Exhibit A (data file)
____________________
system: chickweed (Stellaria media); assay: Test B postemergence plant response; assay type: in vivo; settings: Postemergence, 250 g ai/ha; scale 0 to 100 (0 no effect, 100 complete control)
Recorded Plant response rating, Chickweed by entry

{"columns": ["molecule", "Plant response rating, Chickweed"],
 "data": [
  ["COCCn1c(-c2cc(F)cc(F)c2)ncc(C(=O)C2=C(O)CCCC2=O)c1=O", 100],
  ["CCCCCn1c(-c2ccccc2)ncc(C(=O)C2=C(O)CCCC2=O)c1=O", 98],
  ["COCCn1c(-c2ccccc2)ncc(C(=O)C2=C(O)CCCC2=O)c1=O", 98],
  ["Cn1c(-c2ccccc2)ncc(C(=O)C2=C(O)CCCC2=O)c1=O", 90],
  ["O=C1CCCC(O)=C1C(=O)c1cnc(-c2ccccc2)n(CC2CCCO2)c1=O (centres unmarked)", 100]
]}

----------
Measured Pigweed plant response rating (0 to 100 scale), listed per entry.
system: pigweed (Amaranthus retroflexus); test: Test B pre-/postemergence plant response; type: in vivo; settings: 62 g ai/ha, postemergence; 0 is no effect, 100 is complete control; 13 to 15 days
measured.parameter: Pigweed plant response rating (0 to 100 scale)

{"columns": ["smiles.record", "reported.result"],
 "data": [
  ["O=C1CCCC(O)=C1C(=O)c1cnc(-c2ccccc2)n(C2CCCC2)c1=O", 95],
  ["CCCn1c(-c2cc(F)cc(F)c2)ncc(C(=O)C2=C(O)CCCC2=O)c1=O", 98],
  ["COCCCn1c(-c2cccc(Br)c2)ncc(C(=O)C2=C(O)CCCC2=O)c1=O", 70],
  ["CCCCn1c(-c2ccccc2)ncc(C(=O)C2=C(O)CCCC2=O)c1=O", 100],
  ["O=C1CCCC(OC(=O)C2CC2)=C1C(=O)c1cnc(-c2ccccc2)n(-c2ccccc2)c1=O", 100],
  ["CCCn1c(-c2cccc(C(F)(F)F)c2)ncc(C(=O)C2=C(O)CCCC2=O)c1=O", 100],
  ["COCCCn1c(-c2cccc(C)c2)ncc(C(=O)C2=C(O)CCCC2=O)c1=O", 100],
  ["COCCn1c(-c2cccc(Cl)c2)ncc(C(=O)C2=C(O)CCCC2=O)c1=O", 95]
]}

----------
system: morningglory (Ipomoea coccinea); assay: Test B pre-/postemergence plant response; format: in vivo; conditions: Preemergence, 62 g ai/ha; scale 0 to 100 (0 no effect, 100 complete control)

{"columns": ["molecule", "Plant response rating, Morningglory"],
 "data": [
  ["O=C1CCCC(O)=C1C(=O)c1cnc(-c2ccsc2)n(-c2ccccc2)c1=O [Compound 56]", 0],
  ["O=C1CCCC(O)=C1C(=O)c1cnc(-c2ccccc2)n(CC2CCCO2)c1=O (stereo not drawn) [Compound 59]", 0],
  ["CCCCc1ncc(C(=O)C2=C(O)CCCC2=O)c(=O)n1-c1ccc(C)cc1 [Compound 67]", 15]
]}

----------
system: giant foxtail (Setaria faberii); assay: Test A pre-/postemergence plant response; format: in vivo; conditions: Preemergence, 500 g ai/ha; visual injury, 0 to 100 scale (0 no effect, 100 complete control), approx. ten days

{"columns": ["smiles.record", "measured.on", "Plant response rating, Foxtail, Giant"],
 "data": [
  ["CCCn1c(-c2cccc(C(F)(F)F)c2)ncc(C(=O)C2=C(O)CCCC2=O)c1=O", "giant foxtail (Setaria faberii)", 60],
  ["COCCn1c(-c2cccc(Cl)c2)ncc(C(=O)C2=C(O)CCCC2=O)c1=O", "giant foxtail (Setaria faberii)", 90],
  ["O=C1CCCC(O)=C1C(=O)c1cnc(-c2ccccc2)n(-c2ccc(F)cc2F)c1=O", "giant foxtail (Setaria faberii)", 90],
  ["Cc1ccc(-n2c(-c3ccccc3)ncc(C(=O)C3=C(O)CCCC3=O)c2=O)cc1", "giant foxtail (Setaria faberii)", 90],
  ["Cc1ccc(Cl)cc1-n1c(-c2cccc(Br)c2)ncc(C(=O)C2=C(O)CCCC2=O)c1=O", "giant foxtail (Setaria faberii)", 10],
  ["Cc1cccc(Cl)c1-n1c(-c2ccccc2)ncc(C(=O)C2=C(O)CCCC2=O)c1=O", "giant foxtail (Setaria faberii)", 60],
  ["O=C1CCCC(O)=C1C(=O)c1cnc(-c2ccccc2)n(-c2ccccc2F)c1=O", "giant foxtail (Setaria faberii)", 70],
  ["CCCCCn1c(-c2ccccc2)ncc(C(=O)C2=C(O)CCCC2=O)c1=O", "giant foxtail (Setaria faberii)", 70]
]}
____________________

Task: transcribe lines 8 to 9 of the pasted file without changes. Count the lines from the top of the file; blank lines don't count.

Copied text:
  ["Cn1c(-c2ccccc2)ncc(C(=O)C2=C(O)CCCC2=O)c1=O", 90],
  ["O=C1CCCC(O)=C1C(=O)c1cnc(-c2ccccc2)n(CC2CCCO2)c1=O (centres unmarked)", 100]